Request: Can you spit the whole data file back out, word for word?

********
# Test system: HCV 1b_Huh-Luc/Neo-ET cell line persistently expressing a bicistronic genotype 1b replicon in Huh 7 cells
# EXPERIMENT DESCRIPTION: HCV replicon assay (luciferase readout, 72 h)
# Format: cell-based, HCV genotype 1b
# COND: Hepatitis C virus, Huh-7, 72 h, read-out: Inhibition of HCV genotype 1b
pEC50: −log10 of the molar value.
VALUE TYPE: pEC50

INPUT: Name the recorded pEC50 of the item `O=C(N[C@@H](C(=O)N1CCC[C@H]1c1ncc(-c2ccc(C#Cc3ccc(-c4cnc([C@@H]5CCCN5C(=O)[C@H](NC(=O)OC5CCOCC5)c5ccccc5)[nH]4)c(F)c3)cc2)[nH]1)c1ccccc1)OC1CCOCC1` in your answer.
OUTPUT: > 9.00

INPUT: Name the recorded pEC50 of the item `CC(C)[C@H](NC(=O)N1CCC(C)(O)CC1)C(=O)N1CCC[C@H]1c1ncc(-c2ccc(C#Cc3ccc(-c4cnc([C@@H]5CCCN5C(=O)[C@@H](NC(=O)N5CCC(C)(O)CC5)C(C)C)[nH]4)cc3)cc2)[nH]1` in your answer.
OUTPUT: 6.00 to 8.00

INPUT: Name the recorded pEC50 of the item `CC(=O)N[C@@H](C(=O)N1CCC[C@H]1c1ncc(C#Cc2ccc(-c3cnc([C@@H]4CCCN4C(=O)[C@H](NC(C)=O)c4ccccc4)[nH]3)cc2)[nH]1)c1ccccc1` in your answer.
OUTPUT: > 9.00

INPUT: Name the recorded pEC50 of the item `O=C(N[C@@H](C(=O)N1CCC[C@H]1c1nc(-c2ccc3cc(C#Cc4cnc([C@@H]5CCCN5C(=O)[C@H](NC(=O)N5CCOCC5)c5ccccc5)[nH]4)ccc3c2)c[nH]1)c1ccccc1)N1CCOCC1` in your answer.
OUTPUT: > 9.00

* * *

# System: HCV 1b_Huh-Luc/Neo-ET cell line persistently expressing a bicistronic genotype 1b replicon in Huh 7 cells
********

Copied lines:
# Test system: HCV 1b_Huh-Luc/Neo-ET cell line persistently expressing a bicistronic genotype 1b replicon in Huh 7 cells
# EXPERIMENT DESCRIPTION: HCV replicon assay (luciferase readout, 72 h)
# Format: cell-based, HCV genotype 1b
# COND: Hepatitis C virus, Huh-7, 72 h, read-out: Inhibition of HCV genotype 1b
pEC50: −log10 of the molar value.
VALUE TYPE: pEC50

INPUT: Name the recorded pEC50 of the item `O=C(N[C@@H](C(=O)N1CCC[C@H]1c1ncc(-c2ccc(C#Cc3ccc(-c4cnc([C@@H]5CCCN5C(=O)[C@H](NC(=O)OC5CCOCC5)c5ccccc5)[nH]4)c(F)c3)cc2)[nH]1)c1ccccc1)OC1CCOCC1` in your answer.
OUTPUT: > 9.00

INPUT: Name the recorded pEC50 of the item `CC(C)[C@H](NC(=O)N1CCC(C)(O)CC1)C(=O)N1CCC[C@H]1c1ncc(-c2ccc(C#Cc3ccc(-c4cnc([C@@H]5CCCN5C(=O)[C@@H](NC(=O)N5CCC(C)(O)CC5)C(C)C)[nH]4)cc3)cc2)[nH]1` in your answer.
OUTPUT: 6.00 to 8.00

INPUT: Name the recorded pEC50 of the item `CC(=O)N[C@@H](C(=O)N1CCC[C@H]1c1ncc(C#Cc2ccc(-c3cnc([C@@H]4CCCN4C(=O)[C@H](NC(C)=O)c4ccccc4)[nH]3)cc2)[nH]1)c1ccccc1` in your answer.
OUTPUT: > 9.00

INPUT: Name the recorded pEC50 of the item `O=C(N[C@@H](C(=O)N1CCC[C@H]1c1nc(-c2ccc3cc(C#Cc4cnc([C@@H]5CCCN5C(=O)[C@H](NC(=O)N5CCOCC5)c5ccccc5)[nH]4)ccc3c2)c[nH]1)c1ccccc1)N1CCOCC1` in your answer.
OUTPUT: > 9.00

* * *

# System: HCV 1b_Huh-Luc/Neo-ET cell line persistently expressing a bicistronic genotype 1b replicon in Huh 7 cells